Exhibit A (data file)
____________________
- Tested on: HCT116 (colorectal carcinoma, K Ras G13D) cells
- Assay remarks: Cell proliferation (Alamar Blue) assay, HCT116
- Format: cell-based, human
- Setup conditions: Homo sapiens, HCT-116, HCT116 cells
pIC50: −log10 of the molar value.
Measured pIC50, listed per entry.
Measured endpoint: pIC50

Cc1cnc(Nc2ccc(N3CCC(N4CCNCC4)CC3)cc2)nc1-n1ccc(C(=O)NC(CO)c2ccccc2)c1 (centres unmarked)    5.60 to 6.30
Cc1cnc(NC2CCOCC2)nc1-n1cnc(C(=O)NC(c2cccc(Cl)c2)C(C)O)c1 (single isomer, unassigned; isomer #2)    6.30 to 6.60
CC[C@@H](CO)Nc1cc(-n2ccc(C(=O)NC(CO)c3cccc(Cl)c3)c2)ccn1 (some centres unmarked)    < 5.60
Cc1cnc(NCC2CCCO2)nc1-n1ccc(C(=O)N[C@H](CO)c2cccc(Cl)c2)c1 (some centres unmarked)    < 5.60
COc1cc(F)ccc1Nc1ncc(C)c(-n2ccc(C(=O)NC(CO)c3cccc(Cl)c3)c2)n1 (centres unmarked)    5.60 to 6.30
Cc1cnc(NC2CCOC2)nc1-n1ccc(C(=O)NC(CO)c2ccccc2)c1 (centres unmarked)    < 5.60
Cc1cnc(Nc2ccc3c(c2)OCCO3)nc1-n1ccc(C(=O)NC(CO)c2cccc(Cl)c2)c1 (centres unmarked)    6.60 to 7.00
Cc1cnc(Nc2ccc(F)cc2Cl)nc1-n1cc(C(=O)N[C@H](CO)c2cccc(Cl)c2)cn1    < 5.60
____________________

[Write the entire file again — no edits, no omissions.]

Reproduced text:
- Tested on: HCT116 (colorectal carcinoma, K Ras G13D) cells
- Assay remarks: Cell proliferation (Alamar Blue) assay, HCT116
- Format: cell-based, human
- Setup conditions: Homo sapiens, HCT-116, HCT116 cells
pIC50: −log10 of the molar value.
Measured pIC50, listed per entry.
Measured endpoint: pIC50

Cc1cnc(Nc2ccc(N3CCC(N4CCNCC4)CC3)cc2)nc1-n1ccc(C(=O)NC(CO)c2ccccc2)c1 (centres unmarked)    5.60 to 6.30
Cc1cnc(NC2CCOCC2)nc1-n1cnc(C(=O)NC(c2cccc(Cl)c2)C(C)O)c1 (single isomer, unassigned; isomer #2)    6.30 to 6.60
CC[C@@H](CO)Nc1cc(-n2ccc(C(=O)NC(CO)c3cccc(Cl)c3)c2)ccn1 (some centres unmarked)    < 5.60
Cc1cnc(NCC2CCCO2)nc1-n1ccc(C(=O)N[C@H](CO)c2cccc(Cl)c2)c1 (some centres unmarked)    < 5.60
COc1cc(F)ccc1Nc1ncc(C)c(-n2ccc(C(=O)NC(CO)c3cccc(Cl)c3)c2)n1 (centres unmarked)    5.60 to 6.30
Cc1cnc(NC2CCOC2)nc1-n1ccc(C(=O)NC(CO)c2ccccc2)c1 (centres unmarked)    < 5.60
Cc1cnc(Nc2ccc3c(c2)OCCO3)nc1-n1ccc(C(=O)NC(CO)c2cccc(Cl)c2)c1 (centres unmarked)    6.60 to 7.00
Cc1cnc(Nc2ccc(F)cc2Cl)nc1-n1cc(C(=O)N[C@H](CO)c2cccc(Cl)c2)cn1    < 5.60